5 Questions for Gallery Owner, Catinca Tabacaru

For our 5 Questions series, we ask creative professionals five questions about the nature of creation and collaboration. This week we spoke with Catinca Tabacaru, owner and director of the CATINCA TABACARU gallery in Manhattan’s Lower East Side. Having spent years as a human rights lawyer, Catinca began working as an art dealer and curator in 2009 when she founded Tinca Art Inc. Expanding Tinca Art into a public gallery this past May, Catinca recently emailed us from New York City to talk about how travel effects her work, her favorite show she’s ever curated, and her love of Antoni Gaudi.

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1. LASTBLOG: Where do you go for inspiration?

Catinca Tabacaru: I seem to be most inspired when I travel away from it all. It’s not that away is better than here, it’s just that when I’m in the thick of it, it’s easy to not see the forest for the trees. While in some far away land, my mind has the time and space to marinate over ideas. I find something that moves me and then go on a mental journey into how I would explore that new discovery. For example, I recently came into contact with the naturalists of 1970s Iceland via i8 Gallery’s show in Basel, Switzerland. After acquiring an artwork and running into several more pieces in Bergen, Norway, I’m all of a sudden moved to curate an exhibit that uses the wind as its starting point for creation.

“I would love to build a prison with Gaudi… for so many reasons.” – Catinca Tabacaru

2. LASTBLOG: Walk us through one of your favorite things you’ve created.

CT: I made a canopy of violins and cellos a few years back and titled it, “The flute falls in love with the clarinet.” It hung at the entryway of the 2012 Beethoven Festival in Chicago so every person who came in had to walk beneath it. You couldn’t help but look up and I loved watching that moment of wonder cross each person’s face. I felt like I’d added a bit of magic to the world.  It’s no surprise that the piece was a collaboration with artist and dear friend Justin Orvis Steimer whose magical show is hanging in the gallery as of September 5th… it’s filled with pillows, swings and the smell of Palo Santo wood.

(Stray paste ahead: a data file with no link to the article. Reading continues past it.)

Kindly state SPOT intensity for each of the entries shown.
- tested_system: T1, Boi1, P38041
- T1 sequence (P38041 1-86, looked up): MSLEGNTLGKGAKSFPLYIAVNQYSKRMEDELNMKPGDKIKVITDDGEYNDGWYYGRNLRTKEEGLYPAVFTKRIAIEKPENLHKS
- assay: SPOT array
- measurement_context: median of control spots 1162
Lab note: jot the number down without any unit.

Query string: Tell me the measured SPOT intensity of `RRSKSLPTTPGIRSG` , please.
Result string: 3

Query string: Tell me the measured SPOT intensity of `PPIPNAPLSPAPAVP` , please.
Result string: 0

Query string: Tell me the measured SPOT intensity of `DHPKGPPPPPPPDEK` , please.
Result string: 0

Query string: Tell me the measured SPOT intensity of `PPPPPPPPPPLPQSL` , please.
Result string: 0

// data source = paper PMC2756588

"The Flute and the Clarinet Fall in Love," by Catinca Tabacaru, one of her favorite things she's ever created.

“The Flute and the Clarinet Fall in Love,” by Catinca Tabacaru, one of her favorite things she’s ever created.

3. LASTBLOG: What is the value of collaboration?

CT: Two brains think better than one. Four hands do more than two. It’s so simple.

Pieces from the "It Begins on Paper" inaugural show at CATINCA TABACARU Gallery

Pieces from the “It Begins on Paper” inaugural show at CATINCA TABACARU Gallery

4. LASTBLOG: Tell us about your most memorable collaboration to date.

CT: A former incarnation of what is now Undercurrent Projects invited me to curate a socially critical show of photographic works by Brian McCarty. The series is titled, “WAR TOYS: Israel, West Bank, Gaza Strip,” and gives voice to the children on both sides of the seemingly endless conflict. Undercurrent (at the time operating as Peanut Underground Art Projects) gave me the space and support to put on the show before I had a physical gallery of my own. It was an amazing amount of trust and effort they dedicated because they believed in the project. We ended up receiving over 30 reviews internationally and the exhibit was picked up by the Mid American Art Alliance to travel to museums and institutions around the country for 5 years. Collaboration always involves a willingness to give up some control and trust that, in certain circumstances, together we can achieve superior results.

“I felt like I’d added a bit of magic to the world.” – Catinca Tabacaru

5. LASTBLOG: Who would you like to collaborate with, past or present? Why?

CT: Antoni Gaudi. I love to build spaces that transcend people past the person they walked in as. I remember walking through Gaudi’s creations in Barcelona and feeling my views on unique space, green architecture and physical line evolve. It was an amazing experienced that vastly broadened the boundaries of what I previously believed living space to be.

<>I would love to build a prison with Gaudi… for so many reasons.

Interior of La Sagrada Famiglia by Antoni Gaudi

Interior of La Sagrada Famiglia by Antoni Gaudi



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